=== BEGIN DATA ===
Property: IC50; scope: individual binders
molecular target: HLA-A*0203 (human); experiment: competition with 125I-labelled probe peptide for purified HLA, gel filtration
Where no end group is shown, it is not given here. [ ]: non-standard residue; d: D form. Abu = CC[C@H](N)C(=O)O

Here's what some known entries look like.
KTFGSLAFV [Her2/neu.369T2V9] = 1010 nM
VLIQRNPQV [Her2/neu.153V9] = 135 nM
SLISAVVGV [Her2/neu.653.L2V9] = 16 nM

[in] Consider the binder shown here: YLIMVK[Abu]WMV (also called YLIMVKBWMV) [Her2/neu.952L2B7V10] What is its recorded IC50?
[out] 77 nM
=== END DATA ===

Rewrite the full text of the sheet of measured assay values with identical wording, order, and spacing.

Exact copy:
Property: IC50; scope: individual binders
molecular target: HLA-A*0203 (human); experiment: competition with 125I-labelled probe peptide for purified HLA, gel filtration
Where no end group is shown, it is not given here. [ ]: non-standard residue; d: D form. Abu = CC[C@H](N)C(=O)O

Here's what some known entries look like.
KTFGSLAFV [Her2/neu.369T2V9] = 1010 nM
VLIQRNPQV [Her2/neu.153V9] = 135 nM
SLISAVVGV [Her2/neu.653.L2V9] = 16 nM

[in] Consider the binder shown here: YLIMVK[Abu]WMV (also called YLIMVKBWMV) [Her2/neu.952L2B7V10] What is its recorded IC50?
[out] 77 nM